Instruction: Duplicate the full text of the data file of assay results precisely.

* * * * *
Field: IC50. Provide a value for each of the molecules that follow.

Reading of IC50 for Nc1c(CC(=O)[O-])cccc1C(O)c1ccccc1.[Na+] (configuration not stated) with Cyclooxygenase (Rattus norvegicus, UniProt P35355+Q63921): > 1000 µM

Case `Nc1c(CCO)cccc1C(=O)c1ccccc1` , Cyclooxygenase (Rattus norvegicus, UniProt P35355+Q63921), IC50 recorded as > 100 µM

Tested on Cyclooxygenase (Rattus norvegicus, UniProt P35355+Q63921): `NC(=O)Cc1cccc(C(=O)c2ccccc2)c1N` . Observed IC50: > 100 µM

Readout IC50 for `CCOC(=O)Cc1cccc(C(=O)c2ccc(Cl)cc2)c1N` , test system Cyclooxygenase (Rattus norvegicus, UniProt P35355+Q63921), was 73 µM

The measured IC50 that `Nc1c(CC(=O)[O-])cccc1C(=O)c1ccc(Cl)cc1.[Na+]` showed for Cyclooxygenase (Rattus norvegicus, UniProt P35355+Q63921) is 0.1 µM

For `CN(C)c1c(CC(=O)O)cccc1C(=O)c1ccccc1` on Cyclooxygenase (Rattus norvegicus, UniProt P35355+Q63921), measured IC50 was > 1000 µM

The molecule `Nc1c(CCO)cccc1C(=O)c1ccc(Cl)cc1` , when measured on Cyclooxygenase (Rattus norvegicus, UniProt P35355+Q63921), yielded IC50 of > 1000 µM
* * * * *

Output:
Field: IC50. Provide a value for each of the molecules that follow.

Reading of IC50 for Nc1c(CC(=O)[O-])cccc1C(O)c1ccccc1.[Na+] (configuration not stated) with Cyclooxygenase (Rattus norvegicus, UniProt P35355+Q63921): > 1000 µM

Case `Nc1c(CCO)cccc1C(=O)c1ccccc1` , Cyclooxygenase (Rattus norvegicus, UniProt P35355+Q63921), IC50 recorded as > 100 µM

Tested on Cyclooxygenase (Rattus norvegicus, UniProt P35355+Q63921): `NC(=O)Cc1cccc(C(=O)c2ccccc2)c1N` . Observed IC50: > 100 µM

Readout IC50 for `CCOC(=O)Cc1cccc(C(=O)c2ccc(Cl)cc2)c1N` , test system Cyclooxygenase (Rattus norvegicus, UniProt P35355+Q63921), was 73 µM

The measured IC50 that `Nc1c(CC(=O)[O-])cccc1C(=O)c1ccc(Cl)cc1.[Na+]` showed for Cyclooxygenase (Rattus norvegicus, UniProt P35355+Q63921) is 0.1 µM

For `CN(C)c1c(CC(=O)O)cccc1C(=O)c1ccccc1` on Cyclooxygenase (Rattus norvegicus, UniProt P35355+Q63921), measured IC50 was > 1000 µM

The molecule `Nc1c(CCO)cccc1C(=O)c1ccc(Cl)cc1` , when measured on Cyclooxygenase (Rattus norvegicus, UniProt P35355+Q63921), yielded IC50 of > 1000 µM